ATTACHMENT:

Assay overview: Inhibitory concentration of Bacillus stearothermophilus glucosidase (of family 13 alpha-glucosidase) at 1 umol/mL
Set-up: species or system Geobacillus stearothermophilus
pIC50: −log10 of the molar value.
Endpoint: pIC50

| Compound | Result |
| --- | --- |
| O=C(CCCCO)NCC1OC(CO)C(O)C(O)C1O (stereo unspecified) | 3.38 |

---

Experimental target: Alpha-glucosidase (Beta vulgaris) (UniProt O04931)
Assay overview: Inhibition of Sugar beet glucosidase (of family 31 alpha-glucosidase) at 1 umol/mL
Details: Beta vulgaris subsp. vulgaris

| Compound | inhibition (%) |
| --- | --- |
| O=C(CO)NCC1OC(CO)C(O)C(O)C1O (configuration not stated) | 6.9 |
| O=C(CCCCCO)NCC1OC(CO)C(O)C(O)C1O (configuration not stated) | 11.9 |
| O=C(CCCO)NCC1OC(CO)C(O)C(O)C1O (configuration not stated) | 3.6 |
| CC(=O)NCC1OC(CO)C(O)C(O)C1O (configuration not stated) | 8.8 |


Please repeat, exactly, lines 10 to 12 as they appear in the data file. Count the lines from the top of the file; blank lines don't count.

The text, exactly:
Assay overview: Inhibition of Sugar beet glucosidase (of family 31 alpha-glucosidase) at 1 umol/mL
Details: Beta vulgaris subsp. vulgaris

| Compound | inhibition (%) |